“The Father loves the Son and has given all things into his hand. Whoever believes in the Son has eternal life; whoever does not obey the Son shall not see life, but the wrath of God remains on him” (John 3:35,36).
THERE MAY NOT BE A MORE PREGNANT PHRASE IN THE SCRIPTURES THAN “ETERNAL LIFE.” It conveys a wealth of meaning beyond our present ability to understand (and certainly beyond my ability to describe). At the very least, let’s avoid the mistake of thinking that it is different only in that it lasts longer than our present life. It is indeed “eternal” because it is unending, but more than that, it is of a different quality. It is not only longer, but it is better.
Notice that Jesus unequivocally affirmed that eternal life is “in the Son.” When Jesus said that he who “believes in the Son has eternal life,” He made a claim we must either accept or reject. But the witness of the writings in the New Testament is unmistakably consistent: Jesus Christ is the path to eternal life. At the end of his book, John said that he had written of Jesus’ signs and wonders “so that you may believe that Jesus is the Christ, the Son of God, and that by believing you may have life in his name” (John 20:31).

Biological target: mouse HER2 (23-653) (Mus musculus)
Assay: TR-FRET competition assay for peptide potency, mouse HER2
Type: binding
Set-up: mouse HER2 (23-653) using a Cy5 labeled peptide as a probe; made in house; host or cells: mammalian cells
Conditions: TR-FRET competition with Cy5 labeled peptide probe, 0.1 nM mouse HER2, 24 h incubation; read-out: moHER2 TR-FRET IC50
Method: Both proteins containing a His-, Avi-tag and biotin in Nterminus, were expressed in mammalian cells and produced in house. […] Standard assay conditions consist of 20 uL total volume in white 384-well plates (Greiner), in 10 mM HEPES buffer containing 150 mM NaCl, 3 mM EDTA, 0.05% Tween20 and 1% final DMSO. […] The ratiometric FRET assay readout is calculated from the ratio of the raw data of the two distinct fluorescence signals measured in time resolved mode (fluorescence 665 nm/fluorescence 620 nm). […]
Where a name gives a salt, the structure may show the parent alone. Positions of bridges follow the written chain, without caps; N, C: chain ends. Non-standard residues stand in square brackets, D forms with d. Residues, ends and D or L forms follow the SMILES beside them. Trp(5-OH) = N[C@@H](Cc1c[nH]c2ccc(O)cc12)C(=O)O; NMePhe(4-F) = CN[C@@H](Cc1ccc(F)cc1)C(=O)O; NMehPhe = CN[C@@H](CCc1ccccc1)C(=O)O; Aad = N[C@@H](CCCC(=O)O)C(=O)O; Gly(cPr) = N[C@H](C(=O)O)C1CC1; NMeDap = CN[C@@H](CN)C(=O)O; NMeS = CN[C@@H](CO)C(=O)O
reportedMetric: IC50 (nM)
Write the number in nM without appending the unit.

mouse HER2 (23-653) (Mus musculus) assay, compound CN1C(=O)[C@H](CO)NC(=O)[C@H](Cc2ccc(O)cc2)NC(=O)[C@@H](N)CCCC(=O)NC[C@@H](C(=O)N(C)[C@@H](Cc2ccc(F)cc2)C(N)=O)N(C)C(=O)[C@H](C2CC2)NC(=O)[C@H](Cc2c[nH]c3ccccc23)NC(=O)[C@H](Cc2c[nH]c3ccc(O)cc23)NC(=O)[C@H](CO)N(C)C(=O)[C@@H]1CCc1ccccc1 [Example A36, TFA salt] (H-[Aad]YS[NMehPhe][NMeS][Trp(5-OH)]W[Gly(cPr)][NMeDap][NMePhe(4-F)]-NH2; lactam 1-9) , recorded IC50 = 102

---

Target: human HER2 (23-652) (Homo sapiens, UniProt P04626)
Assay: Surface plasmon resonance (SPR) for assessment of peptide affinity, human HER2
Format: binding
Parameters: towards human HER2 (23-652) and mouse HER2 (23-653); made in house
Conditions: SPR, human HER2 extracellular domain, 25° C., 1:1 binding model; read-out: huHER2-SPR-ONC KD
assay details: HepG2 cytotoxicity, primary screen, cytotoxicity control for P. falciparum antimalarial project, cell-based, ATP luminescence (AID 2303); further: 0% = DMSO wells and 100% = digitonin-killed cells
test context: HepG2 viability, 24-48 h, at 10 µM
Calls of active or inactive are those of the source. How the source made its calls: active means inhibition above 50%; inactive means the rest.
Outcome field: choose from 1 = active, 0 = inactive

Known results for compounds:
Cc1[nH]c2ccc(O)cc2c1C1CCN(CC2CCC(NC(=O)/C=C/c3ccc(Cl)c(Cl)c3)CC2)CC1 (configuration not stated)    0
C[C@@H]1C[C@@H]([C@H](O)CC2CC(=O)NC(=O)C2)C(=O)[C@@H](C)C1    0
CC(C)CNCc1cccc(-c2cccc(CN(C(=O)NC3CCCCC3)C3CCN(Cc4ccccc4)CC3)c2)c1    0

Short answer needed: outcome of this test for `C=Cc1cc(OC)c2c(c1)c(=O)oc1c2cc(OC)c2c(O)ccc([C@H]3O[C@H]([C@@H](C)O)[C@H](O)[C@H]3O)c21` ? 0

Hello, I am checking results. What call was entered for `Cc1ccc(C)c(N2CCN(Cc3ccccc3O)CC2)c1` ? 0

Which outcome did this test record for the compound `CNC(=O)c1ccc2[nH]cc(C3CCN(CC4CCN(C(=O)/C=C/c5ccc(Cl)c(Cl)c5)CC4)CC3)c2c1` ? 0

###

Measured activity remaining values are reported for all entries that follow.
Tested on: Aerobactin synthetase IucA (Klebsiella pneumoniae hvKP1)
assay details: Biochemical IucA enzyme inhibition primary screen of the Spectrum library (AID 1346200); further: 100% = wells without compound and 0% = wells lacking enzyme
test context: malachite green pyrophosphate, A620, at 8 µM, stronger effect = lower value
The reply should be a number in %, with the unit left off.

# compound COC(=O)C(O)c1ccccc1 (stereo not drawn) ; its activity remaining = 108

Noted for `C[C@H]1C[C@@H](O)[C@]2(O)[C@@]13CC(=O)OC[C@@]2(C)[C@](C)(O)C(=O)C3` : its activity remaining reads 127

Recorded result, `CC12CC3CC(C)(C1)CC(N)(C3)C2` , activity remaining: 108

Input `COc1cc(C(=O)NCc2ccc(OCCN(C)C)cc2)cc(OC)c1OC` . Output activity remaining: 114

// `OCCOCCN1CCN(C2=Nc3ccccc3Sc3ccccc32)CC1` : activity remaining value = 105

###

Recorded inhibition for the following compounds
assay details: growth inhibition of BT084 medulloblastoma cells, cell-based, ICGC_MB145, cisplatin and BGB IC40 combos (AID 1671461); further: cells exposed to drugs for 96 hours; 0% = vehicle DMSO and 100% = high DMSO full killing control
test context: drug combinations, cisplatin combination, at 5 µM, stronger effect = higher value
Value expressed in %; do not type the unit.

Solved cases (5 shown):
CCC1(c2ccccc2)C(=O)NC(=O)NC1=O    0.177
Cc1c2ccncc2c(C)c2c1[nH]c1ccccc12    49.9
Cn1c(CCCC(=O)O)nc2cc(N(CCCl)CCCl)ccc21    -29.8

But notice the contrast John makes in 3:36: “Whoever believes in the Son has eternal life; whoever does not obey the Son shall not see life, but the wrath of God remains on him.” Having separated ourselves from God by our sin, we stand in the realm of God’s condemnation, and if we refuse the pardon God graciously offers, then condemnation is where we shall stay. If a person rejects God’s forgiveness, he can only expect God’s justice — “the wrath of God remains on him.” Between the grace of forgiveness and the justice of punishment, there is no third, neutral category.
Which motivates you more? Is it the joy of eternal life or the horror of eternal death? It is fashionable these days to downplay the fear of God’s wrath as if that motive were merely old-fashioned and not appropriate as a factor in modern people’s thinking. But in the Scriptures, the wrath of God is presented as the stark alternative to His blessing. The fact is, the world stands under the judgment of God, and the gospel entreats us to turn to Jesus Christ “who delivers us from the wrath to come” (1 Thessalonians 1:10).
“Life eternal is the supreme good, death eternal the supreme evil” (Augustine of Hippo).